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    Certainly not in the same boat as " UT, USC, U Penn and so on" (btw, "UT?" it stands for "University of Toronto" over here, a top school in this little pond. Which UT did you mean?). Nova could be better for faculty search by being AACSB, but has higher profile for "nontraditional" programs outside of South Florida - a turn-off for many academics.
     
  18. Hemgs

    Hemgs New Member

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    Thanks again everyone. Part of the reason I like this program is that I could talk a face to face class at a brick and morter school that has an actual campus or I could also complete it all online, so it's kind of a best case for me.

    This seems to be a better option than capella, pheonix or the other typical online schools. I understand that I would have to build a good resume and publications in order to be considered, so I guess I was just trying to make sure this degree wouldn't be useless, even if I have the other boxes checked. I appreciate the feedback.
     
  19. Hemgs

    Hemgs New Member

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    This is exactly the feedback I was looking for. I understand nothing will be handed to me. It seems like UIW is probably one of my best online options. I'm not really concerned with teaching at UT or A&M. A gig at UIW or even a smaller private school would be ideal for me. I just wanted to make sure that there was no chance of getting in with a UIW degree. I didnt want to spend the time or money to later find out its next to impossible even if I publish or had great industry experience I feel like pheonix or Capella would be next to impossible even with the pubs, which is why I didn't want to consider them. It appears that UIW would put me in a much better position than the typical distance university's. That's basically what I was looking for.
     
  20. FTFaculty

    FTFaculty Member

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    There's a fellow at UT Austin who has a doctorate from a school like UoP, Capella or Walden, someone brought him up here a few months back. But the dude's incredible, some kind of force of nature and his credentials are so extraordinary otherwise that he made it in the Big Time. So unless that's you, I'd definitely want to go B&M. There are some people at ACBSP-type business schools with Northcentral doctorates (including a prof from UIW), so I guess that can work also, but still, I'd want the traditional B&M from a known university with roots, all else being equal. If you want to work in Texas or surrounding states, can't imagine there'd be a serious issue with UIW.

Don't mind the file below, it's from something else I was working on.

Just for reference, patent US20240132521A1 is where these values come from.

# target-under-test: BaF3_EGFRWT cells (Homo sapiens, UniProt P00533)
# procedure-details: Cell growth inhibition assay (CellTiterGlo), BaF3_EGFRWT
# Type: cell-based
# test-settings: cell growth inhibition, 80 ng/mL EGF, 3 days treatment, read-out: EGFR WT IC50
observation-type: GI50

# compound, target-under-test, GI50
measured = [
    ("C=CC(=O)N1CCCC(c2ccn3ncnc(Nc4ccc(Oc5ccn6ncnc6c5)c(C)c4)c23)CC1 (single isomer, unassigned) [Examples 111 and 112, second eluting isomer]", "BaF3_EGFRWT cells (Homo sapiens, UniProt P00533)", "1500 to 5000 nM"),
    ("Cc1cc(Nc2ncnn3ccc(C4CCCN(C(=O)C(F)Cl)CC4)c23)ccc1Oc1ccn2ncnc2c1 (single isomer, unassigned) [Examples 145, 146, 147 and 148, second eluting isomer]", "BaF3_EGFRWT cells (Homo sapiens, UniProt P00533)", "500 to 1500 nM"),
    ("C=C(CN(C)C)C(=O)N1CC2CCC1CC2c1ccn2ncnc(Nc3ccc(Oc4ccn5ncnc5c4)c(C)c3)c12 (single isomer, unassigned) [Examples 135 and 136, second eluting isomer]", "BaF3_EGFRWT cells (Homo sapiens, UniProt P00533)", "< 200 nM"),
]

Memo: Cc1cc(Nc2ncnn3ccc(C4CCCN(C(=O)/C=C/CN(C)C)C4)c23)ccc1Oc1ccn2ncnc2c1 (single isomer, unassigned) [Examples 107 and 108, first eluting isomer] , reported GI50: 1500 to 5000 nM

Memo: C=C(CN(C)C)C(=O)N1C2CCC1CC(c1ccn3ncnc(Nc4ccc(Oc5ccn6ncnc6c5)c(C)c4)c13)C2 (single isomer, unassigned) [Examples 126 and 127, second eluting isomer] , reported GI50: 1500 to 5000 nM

Again, some schools will lock you out because they want AACSB doctorates among their faculty and that's that. But not all schools are that way, most smaller colleges and ACBSP schools do not make that sine qua non, and for certain high demand fields like accounting, even some AACSB universities have stopped making it a requirement, often advertising for "AACSB or equivalent doctorate holders", or making AACSB a preference rather than a requirement. If you were pursuing a job in sociology, I'd say forget it unless you had a traditional PhD from a large university--but business is different.

    So long as you know what you're getting into and the doors that will be closed, go for it. But be certain to volunteer to review articles for a journal in your chosen field, then, having learned what it means to produce academic publications, present your research at conferences in your region, meet professors, let them know of your intentions, ask if they'd be interested in collaborating, ask if their departments need any adjuncting, find out if your local colleges need any adjuncting, stay at it, don't expect people to just jump all over you, takes time. One nice thing is the UIW program gives you the opportunity to fulfill some of your academic requirements via publications and conference presentations. DO THAT! This is not a process that happens all at once, it takes years. Took me five years to get the additional degree I needed (online, flagship B&M MBA added to traditional JD I already had), the adjuncting experience and the conference presentations under my belt before I finally got an offer in tenure track academia at a large university after applying for literally 100 jobs and getting turned down 99 times--luck or the very will of God was also probably involved. Still hard to believe I got here--but it was hard work, certainly not genius.
     
    Last edited by a moderator: Apr 19, 2017